There was an idea to bring together a group of remarkable people, until those remarkable people began being murdered one by one. In just one week, Tony Stark, Thor Odinson, and Dr. Bruce Banner are found dead, presumably at the hands of SHIELD’s best agents, Natasha Romanoff and Clint Barton. However, SHIELD Director Nick Fury isn’t so sure these cases are as cut and dry as they seem, especially when the Black Widow and Hawkeye die under even stranger circumstances. Trying to solve these murders goes from difficult to nearly impossible when an Asgardian army led by Loki Laufeyson invade Earth seeking vengeance for his brother’s murder.
Striking a deal with Loki, Fury has one day to find the would-be Avengers’ killer. With help from Agent Coulson, Fury thinks he’s discovered the killer’s identity, but to be sure, he needs the help of the God of Mischief. Traveling to a graveyard in San Francisco, Fury finds the tombstone of Hope Van Dyne, daughter of Dr. Hank Pym, and an agent of SHIELD. Pym confronts Fury while wearing his own modified version of the Yellow Jacket suit and blames him for his daughter’s death, revealing his motive and methods of murdering each of the Avengers in an attempt to leave Fury and SHIELD crippled. However, after some clever tricks, Fury reveals himself to be Loki, who captures his brother’s killer. Instead of returning to Asgard, Loki decides he’d like to stay on Earth a bit longer, and in only a day, conquers all of Misgard’s disparate nations, forcing them under his rule. Things seem bleak for Earth, but Fury has two more cards to play; two captains, one frozen in ice, and one returning from space.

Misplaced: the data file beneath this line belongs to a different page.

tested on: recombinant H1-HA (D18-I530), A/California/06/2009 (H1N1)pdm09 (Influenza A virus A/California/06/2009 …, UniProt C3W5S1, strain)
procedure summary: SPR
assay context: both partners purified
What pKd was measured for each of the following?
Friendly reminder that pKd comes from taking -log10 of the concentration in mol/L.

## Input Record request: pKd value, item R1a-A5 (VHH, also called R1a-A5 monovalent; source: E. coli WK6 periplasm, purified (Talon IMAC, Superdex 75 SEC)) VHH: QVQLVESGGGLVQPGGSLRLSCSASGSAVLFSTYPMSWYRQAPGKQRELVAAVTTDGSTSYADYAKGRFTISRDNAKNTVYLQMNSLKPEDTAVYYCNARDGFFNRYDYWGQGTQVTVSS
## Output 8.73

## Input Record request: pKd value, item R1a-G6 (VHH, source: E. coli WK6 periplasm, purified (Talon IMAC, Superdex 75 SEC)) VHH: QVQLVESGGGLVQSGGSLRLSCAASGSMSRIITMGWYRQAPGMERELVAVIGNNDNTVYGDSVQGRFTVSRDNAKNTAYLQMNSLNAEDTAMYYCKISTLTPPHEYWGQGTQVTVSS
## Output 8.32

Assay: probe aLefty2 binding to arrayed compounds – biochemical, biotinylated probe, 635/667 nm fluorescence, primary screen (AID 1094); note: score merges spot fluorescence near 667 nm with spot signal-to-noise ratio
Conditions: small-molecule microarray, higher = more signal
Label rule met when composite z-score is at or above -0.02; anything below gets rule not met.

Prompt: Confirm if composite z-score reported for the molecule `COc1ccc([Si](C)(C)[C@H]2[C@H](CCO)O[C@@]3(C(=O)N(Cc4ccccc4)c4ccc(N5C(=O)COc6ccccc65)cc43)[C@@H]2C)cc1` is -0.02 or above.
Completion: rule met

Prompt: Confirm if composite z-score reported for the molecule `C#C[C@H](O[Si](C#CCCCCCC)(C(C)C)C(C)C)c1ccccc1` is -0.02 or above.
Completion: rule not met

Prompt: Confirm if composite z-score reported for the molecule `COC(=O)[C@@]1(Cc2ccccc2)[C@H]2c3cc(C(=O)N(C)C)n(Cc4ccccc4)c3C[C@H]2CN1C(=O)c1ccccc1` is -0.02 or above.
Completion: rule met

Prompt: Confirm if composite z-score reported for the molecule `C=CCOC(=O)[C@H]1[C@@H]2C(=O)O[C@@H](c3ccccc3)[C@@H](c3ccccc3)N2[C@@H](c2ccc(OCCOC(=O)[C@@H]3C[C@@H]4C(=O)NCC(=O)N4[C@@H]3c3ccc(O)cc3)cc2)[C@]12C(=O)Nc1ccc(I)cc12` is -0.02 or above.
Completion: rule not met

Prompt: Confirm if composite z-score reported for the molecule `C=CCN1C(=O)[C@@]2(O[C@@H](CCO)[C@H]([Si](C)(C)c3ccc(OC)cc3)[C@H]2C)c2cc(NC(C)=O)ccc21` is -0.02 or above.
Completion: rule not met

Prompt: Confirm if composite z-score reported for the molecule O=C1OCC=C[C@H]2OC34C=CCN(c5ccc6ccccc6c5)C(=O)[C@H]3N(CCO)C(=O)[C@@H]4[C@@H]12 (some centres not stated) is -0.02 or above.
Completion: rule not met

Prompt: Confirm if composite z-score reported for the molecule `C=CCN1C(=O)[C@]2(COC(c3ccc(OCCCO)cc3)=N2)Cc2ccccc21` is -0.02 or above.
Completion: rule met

Taking place over the timelines of Iron Man 2, Thor, and The Incredible Hulk, What If…?’s third episode attempts to be a classic whodunnit as Nick Fury tries to solve the murders of the Avengers. Much of the conflicts surround memorable scenes from the three films, much like its Captain Carter episode, though ending very differently as each of the Avengers end up dead. The twist of a vengeful Hank Pym and how he commits these murders is interesting, but the episode focuses more on Hulk’s fight scene, Tony’s donut scene, and Thor’s luxurious hair, rather than letting it play out like an actual mystery, lacking any real clues until the very end. Instead of an interesting whodunnit where the audience tries to solve the case along with Fury, it’s simply an instant replay of the MCU’s phase one with the end delivered on a silver platter.